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Russian Gemstones Encyclopedia

Vladimir Bukanov. Russian Gemstones Encyclopedia

A B C D E F G H I J K L M N O P Q R S T U V W X Y Z

VARISCITE, GROUP: VARISCITE, STRENGITE


VARISCITE group (Variszit—Variscite—¬арисцит) (Breithaupt, A. 1830), after its discovery location; Variscia is the ancient name for the Voigtland Dist., Saxony, Germany. Here also strengite is described, which forms an isomorphic row with variscite.

Composition & Properties. Variscite phosphate – Al[PO4]•2H2O. Orthorhombic system. Hardness 3.5-4.5. Density 2.2-2.5. Glass luster to wax one. It is a rare mineral, usually it forms massive fine-grained aggregates in the form of veins and nodules up to 60 cm. in cross-section, and crystals are very rare. Color: green, light bluish-green to colorless. Translucent to transparent. Well polished.

Deposits. Variscite is formed in the zone of oxidation of different types of deposits, mainly in hydrothermal low temperature veins, because of the transformation of phosphates. In Russia, variscite is described on the Chukchi Penin., at the Ichuveem deposit. In Central Kazakhstan it was discovered at the Sarysay deposit. In Tadzhikistan, at the Biryuzakan deposit, it is found together with turquoise. In Sweden, at the Kiruna deposit, Norrbotten, variscite is found in mixture with strengite. In Great Britain, in ancient Celtic tombs, they found non-transparent light bluish variscite, so called callainite. In Germany, variscite as the yellow-green variscite suns up to 3 cm. in diameter at the Mesbach deposit, near Plauen, Saxony, was discovered. There, in the region of Pegau, it is known under the name peganit. In France, in the region of Montebras, variscite occur together with wavellite. In Southern Australia, variscite is found together with turquoise at the Iron Monarch deposit, on the Eire Penin., where it is called Australian turquoise, or Australian nephrite; also and in the Queensland Prov., at the Dayboro deposit, near Brisbane – Australian jade.

As an ornamental stone, variscite was valued after the discovery of its significant accumulations in the form of nodules up to 30 cm. in the U.S.A., at Clay Canyon, near Fairfield, Utah, where it is known under the trade name utahlite, or Utah turquoise. Besides, Nevada turquoise and Californian turquoise after the discovery locations in these states, as well as in Arizona and Arkansas. A ferrous variety of variscite, is called redondite, was discovered also in the Bisbee deposit, Cochise Co., Arizona. In Utah, at the Amatrix Hill deposit, they classify three varieties of ornamental variscite in a mix with chalcedony and quartz – amatrice (amatrix). Other versions according to color have received names: Utah turquoise, apple variscite – white inside and apple-green at the edges; nephrite variscite, and netlike variscite, or green web. A banded variety of variscite with admixture natrolite is called sabalite, or trainite. In the same state, variscite is found in crystals at the Lucin deposit with trade name lucinite. In Nevada, at the Ely deposit, there is another one variety of variscite – amatrix variscite or quartz variscite, which is represented with concretions, cemented with quartz or chalcedony. They are colored concentric-zonal from green in the center to brownish at the edges. In jewelry variscite is used in the same way as turquoise. In Venezuela, redondite occur in phosphate deposits on Redonda Is., Antigua.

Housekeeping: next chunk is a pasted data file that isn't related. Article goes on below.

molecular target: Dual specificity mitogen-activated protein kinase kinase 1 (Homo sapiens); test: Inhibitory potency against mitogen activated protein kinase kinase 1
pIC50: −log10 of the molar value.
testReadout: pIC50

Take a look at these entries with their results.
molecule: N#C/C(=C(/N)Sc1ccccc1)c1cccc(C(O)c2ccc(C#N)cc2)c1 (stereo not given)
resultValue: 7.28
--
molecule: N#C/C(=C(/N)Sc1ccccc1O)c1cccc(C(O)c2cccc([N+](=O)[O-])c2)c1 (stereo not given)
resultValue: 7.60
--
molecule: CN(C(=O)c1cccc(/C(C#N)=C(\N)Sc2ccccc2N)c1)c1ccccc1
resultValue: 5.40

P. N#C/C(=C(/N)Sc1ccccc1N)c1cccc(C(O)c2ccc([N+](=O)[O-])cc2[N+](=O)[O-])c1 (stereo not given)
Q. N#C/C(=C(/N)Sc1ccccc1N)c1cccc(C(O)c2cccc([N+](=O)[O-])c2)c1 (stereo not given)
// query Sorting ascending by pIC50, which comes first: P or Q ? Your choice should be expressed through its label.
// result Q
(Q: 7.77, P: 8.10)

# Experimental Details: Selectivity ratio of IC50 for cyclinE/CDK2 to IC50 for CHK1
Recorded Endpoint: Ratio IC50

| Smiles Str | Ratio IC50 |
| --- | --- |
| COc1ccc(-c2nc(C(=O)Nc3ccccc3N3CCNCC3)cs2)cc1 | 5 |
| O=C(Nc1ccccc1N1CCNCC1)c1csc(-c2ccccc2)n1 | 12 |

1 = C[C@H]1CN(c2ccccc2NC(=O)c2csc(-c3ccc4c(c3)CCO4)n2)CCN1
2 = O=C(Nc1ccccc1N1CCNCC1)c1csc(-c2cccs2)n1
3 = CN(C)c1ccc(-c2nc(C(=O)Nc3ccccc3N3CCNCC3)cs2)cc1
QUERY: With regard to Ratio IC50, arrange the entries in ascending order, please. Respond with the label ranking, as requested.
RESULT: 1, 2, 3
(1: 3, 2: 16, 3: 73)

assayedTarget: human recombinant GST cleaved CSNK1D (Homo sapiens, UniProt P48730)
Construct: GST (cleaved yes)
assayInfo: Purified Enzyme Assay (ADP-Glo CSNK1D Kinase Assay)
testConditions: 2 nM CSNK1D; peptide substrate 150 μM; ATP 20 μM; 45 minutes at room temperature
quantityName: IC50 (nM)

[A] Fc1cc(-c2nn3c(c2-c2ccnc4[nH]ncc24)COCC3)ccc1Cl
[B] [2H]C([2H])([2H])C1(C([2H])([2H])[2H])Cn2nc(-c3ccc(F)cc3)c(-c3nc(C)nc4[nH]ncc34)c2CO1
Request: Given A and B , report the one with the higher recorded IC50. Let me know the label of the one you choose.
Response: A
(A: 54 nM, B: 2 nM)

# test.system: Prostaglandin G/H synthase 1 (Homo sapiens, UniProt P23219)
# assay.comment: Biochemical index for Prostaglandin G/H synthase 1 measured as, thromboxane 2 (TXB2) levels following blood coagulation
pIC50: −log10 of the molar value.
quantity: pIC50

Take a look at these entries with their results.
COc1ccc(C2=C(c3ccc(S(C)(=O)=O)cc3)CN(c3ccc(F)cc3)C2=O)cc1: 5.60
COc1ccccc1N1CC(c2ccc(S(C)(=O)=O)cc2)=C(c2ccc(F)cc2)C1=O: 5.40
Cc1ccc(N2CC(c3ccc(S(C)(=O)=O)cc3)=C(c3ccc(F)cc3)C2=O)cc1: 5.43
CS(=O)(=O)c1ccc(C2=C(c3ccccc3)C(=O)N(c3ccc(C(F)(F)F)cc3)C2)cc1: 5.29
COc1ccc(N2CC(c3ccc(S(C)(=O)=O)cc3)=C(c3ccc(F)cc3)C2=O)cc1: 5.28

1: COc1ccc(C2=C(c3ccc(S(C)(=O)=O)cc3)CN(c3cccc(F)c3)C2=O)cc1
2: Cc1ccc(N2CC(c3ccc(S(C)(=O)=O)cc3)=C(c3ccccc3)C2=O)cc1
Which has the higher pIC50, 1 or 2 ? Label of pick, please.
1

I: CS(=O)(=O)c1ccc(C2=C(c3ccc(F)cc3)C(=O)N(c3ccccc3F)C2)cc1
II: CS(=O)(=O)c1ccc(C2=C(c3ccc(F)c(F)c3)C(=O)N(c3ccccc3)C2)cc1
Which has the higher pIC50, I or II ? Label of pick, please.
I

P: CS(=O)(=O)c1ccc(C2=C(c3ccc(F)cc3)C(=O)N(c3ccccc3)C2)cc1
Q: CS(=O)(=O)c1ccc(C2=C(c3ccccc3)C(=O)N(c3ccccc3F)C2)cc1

Synonyms. Turtledove back, after the color | Lavendulan | Utahlite matrix | Peganit, from Gk. “peganon” – grass, after the color; or after the discovery location near Pegau, Saxony, Germany | Phosphochromite | Redondite, after the discovery location on the Redonda Is., Lesser Antilles Iss. | Sphaerite (spherite), after the character of aggregates | Tangaite, after the discovery location near Tanga, Tanzania | Trainite, after the Amer. gemologist P. Train | Chlor-utahlite.

Similarity. Variscite looks like turquoise, but differs from it with the color. Turquoise becomes dark brown to black under heating, and variscite – lavender-blue. It has similarity with wavellite, verdite, jadeite, emerald, malachite, chrysocolla and chrysoprase.

Strengite (Strengit—Strengite—Ўтренгит) (Nies, A. 1877), after J.A. Streng (1830-1897), a professor of Mineralogy, University of Giessen, Germany. Phosphate – Fe3+[PO4]•4H2O, orthorhombic system. Hardness 3-4.5. Density 2.8-2.9. Wax luster. It forms an isomorphic row with variscite. It is a rare mineral, which is usually found in the form of spherolitic and kidney-shaped aggregates. Color: pale green to emerald-green, also light bluish-green to colorless, red, violet. Translucent to transparent. It looks like wavellite. It is formed in the zones of oxidation of pegmatites at iron-ore deposits. Findings of gem-quality strengite in crystals up to 2 cm. long were made in Germany, in pegmatite’s near Hagendorf, Bavaria; and at the Eleonora mine, near Giessen, Hessen. In Sweden, strengite is found at the iron-ore Kiruna deposit, Norrbotten. In Slovakia, at the Dubnik deposit its variety barrandit, named after the Czech geologist J. Barrand, was found in the form of light green sphaerolites. Other findings are known in Czech Rep., at the Príbram deposit; in Italy – in the Iglesias area, Sardinia Is.; in the U.S.A. – in pegmatites of the Pala deposit, California; in Surinam – in pegmatites of Georgeka Krik.

Solid, translucent strengite is well polished and cut in cabochon. Sometimes it is in use as turquoise.

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